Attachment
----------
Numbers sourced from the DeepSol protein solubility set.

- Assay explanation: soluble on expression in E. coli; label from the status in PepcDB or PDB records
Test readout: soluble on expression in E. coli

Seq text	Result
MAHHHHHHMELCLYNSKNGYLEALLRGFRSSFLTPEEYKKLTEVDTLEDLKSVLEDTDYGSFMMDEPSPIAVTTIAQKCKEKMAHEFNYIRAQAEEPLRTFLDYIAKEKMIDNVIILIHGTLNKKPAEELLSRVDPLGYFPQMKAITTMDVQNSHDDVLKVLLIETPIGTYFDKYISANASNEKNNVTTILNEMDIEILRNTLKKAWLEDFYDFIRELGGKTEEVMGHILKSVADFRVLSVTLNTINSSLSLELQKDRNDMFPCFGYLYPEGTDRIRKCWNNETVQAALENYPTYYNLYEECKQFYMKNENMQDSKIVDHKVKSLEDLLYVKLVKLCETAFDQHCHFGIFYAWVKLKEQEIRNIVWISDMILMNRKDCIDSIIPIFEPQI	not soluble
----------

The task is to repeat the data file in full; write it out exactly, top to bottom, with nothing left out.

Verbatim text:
Numbers sourced from the DeepSol protein solubility set.

- Assay explanation: soluble on expression in E. coli; label from the status in PepcDB or PDB records
Test readout: soluble on expression in E. coli

Seq text	Result
MAHHHHHHMELCLYNSKNGYLEALLRGFRSSFLTPEEYKKLTEVDTLEDLKSVLEDTDYGSFMMDEPSPIAVTTIAQKCKEKMAHEFNYIRAQAEEPLRTFLDYIAKEKMIDNVIILIHGTLNKKPAEELLSRVDPLGYFPQMKAITTMDVQNSHDDVLKVLLIETPIGTYFDKYISANASNEKNNVTTILNEMDIEILRNTLKKAWLEDFYDFIRELGGKTEEVMGHILKSVADFRVLSVTLNTINSSLSLELQKDRNDMFPCFGYLYPEGTDRIRKCWNNETVQAALENYPTYYNLYEECKQFYMKNENMQDSKIVDHKVKSLEDLLYVKLVKLCETAFDQHCHFGIFYAWVKLKEQEIRNIVWISDMILMNRKDCIDSIIPIFEPQI	not soluble